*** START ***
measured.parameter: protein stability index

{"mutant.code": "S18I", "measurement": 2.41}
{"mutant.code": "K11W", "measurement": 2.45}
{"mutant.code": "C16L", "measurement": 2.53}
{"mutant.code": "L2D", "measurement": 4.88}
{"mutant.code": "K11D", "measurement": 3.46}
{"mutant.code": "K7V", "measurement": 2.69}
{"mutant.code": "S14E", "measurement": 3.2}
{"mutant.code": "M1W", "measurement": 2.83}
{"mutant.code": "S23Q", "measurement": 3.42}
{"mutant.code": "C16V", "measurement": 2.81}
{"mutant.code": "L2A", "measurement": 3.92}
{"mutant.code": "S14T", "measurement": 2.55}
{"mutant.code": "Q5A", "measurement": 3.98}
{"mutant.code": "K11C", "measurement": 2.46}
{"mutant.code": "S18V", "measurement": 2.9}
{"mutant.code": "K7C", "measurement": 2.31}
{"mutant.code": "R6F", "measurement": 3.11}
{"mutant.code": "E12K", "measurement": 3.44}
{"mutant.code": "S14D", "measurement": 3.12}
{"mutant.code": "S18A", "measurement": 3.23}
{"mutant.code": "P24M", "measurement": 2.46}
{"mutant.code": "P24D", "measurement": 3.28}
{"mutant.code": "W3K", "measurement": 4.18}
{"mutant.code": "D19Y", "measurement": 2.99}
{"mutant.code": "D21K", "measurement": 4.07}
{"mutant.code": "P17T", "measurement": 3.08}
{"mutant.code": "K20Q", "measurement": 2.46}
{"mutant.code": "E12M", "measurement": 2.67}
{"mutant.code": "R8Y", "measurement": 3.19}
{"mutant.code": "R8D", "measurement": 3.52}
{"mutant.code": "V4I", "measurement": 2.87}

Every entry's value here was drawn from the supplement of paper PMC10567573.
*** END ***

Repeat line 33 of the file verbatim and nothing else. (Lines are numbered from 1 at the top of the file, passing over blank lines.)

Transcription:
Every entry's value here was drawn from the supplement of paper PMC10567573.